Getintothis’ Patrick Clarke finds surrealist delight among the kaleidoscopic herd of party animals at The Kazimier’s Fiesta de Animales, along with our mammoth gallery of all the best sights of the night.
The sun has, predictably enough for the English summer, upped and left after its brief sojourn to the North West, and it would seem just as the gears for something truly special were beginning to whir, for though bereft of anything beyond faint grey clouds overhead, down on the Kazimier Garden ground something spectacular is set to unfold.
Spectacular is certainly the word. Visually, both the garden and indoor stage are at their most illustriously carnivalesque, suspended glitterballs and draping gold complimented to a T by the feathers and fur of a swaggering gaggle of punters dressed to the animalian nines.
Swanning through the cornucopic zoo, our introduction to the all-dayer’s entertainment comes with the magnificence of the Rajasthan Heritage Brass Band, the eight-piece bringing a beaming whirl of delight from their instruments, an aural collision of exotic opulence that embraces the traditional music of their Jaipur heritage, Bhangra and Bollywood and ramps up the jubilation. Along with their dancers they’re all the sunshine we need.
As more feathered legions descend on the gates The Kazimier is soon packed to a bustle, and those who stick around outside see the vibes shift towards footstomping fiddle-led folk from Saltcutters, formerly The Bog Standards. It’s the first of the foursome’s two sets, and though understandably not quite inspiring the same hedonistic dance as their after dark show, they’ve all the energy to keep flames alight.
Such is the scope of the event that at each corner comes a new spectacle. Whether we’re stationed inside or out, there’s always something unmissable-sounding at the other end of the small site, while even journeys between them are lent verve of their own by a stellar DJ bill.
Owing to our Rajasthani/Celtic thrills and spills we’re unfortunate, for example, to sacrifice a look-in on a.P.A.t.T‘s early set – we can only presume the local collective to be hitting their usual mad standards – and it’s with a pang of regret that we leave the Garden behind us into the vaudevillian fug of the indoor stage.
As we get our first glimpse of London trio Snapped Ankles looming out of the mist indoors, draped in sinister cloaks of matted moss, we’re soon assuaged of second thoughts. Their deviant blend of krautrock and electro-punk is one to match their imposing presence on-stage, and is only the catalyst for more madness to ensue.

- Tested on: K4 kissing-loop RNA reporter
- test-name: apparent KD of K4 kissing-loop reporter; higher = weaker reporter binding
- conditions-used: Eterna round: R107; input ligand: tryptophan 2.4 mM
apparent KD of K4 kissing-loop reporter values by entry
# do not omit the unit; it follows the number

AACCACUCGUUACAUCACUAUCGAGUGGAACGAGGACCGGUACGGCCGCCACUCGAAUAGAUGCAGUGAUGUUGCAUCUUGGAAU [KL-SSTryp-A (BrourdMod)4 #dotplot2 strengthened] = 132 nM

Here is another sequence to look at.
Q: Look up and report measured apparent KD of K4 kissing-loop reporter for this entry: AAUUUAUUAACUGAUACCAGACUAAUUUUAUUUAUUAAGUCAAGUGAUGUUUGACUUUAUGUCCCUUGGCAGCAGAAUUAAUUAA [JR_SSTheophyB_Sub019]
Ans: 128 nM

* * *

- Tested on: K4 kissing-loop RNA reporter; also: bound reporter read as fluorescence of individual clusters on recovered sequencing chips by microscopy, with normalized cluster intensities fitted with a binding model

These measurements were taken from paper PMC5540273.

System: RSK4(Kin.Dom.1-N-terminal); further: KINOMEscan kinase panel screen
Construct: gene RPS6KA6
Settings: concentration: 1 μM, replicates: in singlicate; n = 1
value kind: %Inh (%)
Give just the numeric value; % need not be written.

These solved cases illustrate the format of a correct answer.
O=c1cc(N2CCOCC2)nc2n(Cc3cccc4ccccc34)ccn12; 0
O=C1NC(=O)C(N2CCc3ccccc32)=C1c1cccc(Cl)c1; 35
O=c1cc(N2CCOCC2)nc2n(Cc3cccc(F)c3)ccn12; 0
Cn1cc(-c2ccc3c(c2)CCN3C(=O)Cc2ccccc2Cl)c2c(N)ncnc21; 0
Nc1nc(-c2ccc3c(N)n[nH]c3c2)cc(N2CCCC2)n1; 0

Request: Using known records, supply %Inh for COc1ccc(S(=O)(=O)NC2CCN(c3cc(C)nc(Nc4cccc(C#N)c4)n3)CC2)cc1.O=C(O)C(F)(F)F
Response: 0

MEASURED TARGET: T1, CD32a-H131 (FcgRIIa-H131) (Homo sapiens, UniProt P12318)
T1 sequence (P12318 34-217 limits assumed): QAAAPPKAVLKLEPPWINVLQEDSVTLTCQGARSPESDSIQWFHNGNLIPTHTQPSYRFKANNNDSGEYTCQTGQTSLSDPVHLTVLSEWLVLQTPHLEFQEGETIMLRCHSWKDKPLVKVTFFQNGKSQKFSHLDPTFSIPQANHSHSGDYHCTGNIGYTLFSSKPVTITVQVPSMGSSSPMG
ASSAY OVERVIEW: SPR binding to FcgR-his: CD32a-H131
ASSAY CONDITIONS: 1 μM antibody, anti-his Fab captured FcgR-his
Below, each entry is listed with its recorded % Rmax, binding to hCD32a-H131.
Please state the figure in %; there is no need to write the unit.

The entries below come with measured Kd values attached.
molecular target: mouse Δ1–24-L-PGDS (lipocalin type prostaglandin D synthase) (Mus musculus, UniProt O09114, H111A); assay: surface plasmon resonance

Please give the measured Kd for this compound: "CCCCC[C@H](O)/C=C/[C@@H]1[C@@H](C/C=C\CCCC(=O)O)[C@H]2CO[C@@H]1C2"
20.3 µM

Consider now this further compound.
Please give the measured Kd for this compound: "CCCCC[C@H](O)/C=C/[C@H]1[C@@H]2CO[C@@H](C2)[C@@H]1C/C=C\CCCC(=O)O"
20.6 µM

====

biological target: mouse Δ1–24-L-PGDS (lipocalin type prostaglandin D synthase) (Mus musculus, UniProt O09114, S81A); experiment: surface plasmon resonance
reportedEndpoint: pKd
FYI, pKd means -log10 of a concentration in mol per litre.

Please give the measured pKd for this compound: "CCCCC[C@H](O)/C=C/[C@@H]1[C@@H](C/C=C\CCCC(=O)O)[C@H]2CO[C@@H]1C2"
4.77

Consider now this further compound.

Back outside King Lagoon’s Flying Swordfish Band are all the lunacy of their name and more, jumps of Afrobeat and shamanic wails pulsing through giant smoke rings and a grooving druidess among the crowd who’s concocting some kind of psychedelic broth of her own (literally; we’re not brave enough to take a gulp). They’re magnificently entertaining, and though each of their predecessors has had the crowd in the most cock-a-hoop of moods, it’s with this set that the night hits a ferocious second wind, the carnival bursting into life like a Liverpudlian Mardi Gras by way of the Serengeti.
On the main stage meanwhile there’s a different breed of madness on display in the form of London’s Kero Kero Bonito, a mish-mash of J-Pop, sugar-sweet electronica and video game samples that’s just the right side of insanity, frontwoman Sarah Midori Perry compellingly eccentric as she drifts between silver-toned English and Japanese. They were among Getintothis’ Peter Guy‘s top picks after this year’s SXSW, and it’s easy to see why.
In the garden Saltcutters make their return to a now more-buoyant crowd, and their songs now inspire the wild, barnstorming stomps they deserve, while the indoors transform into ‘La Auditorium D’Animalés‘ for an enticingly ludicrous ceremony that leaves the floor littered by cannons of confetti.
Afriquoi, meanwhile, are one of the biggest names on the bill, and live up to their standing in a launch into bewitching grooves, pulsing, ardent Afrobeat lent an almost psychedelic edge by rich veins of electronica.
With Dogshow‘s 1am set inciting joyous, whacked-out mania among the substantial swathe still standing, it’s the fitting end to our own adventures at the Fiesta de Animalés, though the party lasts well into the night. We’re shattered, frankly, though for all the right reasons; The Kazimier have once again unveiled a knees-up of mythical proportions, and with their impending closure drawing ever-nearer it can be wondered whether we’ll see its kind again. We live in hope.
Pictures by Getintothis’ Tom Adam and John Johnson